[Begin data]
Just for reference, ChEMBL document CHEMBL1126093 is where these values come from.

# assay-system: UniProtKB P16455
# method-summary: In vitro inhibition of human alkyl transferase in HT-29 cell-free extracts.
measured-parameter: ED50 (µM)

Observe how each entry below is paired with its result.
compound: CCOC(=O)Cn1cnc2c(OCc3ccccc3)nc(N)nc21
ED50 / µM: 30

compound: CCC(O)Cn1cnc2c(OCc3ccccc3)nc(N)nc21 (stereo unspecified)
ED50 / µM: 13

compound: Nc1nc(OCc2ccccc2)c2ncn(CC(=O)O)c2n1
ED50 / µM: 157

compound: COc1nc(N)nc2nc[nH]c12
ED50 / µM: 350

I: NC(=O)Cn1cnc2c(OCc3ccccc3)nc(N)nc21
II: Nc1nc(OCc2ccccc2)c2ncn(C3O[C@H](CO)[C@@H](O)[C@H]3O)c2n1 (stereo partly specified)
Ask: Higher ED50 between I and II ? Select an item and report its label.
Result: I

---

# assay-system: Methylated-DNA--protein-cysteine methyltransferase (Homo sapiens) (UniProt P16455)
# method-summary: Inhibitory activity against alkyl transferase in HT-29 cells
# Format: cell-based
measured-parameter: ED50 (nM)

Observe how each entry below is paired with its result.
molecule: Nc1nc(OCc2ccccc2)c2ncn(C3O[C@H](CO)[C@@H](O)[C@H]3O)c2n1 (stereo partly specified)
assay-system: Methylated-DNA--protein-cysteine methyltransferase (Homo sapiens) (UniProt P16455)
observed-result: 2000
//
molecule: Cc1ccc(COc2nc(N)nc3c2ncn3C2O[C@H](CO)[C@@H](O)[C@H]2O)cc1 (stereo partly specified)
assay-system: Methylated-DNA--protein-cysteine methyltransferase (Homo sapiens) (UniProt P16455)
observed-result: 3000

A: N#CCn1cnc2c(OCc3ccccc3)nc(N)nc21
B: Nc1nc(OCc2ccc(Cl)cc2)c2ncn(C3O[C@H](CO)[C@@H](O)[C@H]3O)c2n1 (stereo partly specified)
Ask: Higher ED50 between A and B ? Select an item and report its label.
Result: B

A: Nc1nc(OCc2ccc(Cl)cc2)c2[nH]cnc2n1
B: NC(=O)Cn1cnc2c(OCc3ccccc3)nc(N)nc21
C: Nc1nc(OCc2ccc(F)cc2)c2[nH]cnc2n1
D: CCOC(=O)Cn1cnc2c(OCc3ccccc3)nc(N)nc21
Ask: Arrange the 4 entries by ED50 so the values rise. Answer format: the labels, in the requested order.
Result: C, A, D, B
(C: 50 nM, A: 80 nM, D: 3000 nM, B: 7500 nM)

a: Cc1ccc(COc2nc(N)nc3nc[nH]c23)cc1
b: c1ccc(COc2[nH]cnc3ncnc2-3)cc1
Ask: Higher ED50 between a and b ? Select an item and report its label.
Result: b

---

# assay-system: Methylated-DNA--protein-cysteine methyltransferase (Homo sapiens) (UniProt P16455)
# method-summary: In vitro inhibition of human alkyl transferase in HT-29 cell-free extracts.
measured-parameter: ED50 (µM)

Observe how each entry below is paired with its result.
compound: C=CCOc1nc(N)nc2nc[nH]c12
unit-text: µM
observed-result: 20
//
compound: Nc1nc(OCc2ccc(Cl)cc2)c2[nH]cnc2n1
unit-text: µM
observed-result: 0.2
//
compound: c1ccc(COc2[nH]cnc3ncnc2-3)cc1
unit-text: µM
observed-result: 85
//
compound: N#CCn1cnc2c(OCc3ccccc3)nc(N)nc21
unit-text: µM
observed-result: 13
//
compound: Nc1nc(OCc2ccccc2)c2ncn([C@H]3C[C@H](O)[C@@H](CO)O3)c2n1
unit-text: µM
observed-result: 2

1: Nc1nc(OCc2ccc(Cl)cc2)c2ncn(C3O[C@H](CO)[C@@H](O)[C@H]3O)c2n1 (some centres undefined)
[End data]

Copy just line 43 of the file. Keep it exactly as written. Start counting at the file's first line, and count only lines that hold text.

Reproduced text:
b: c1ccc(COc2[nH]cnc3ncnc2-3)cc1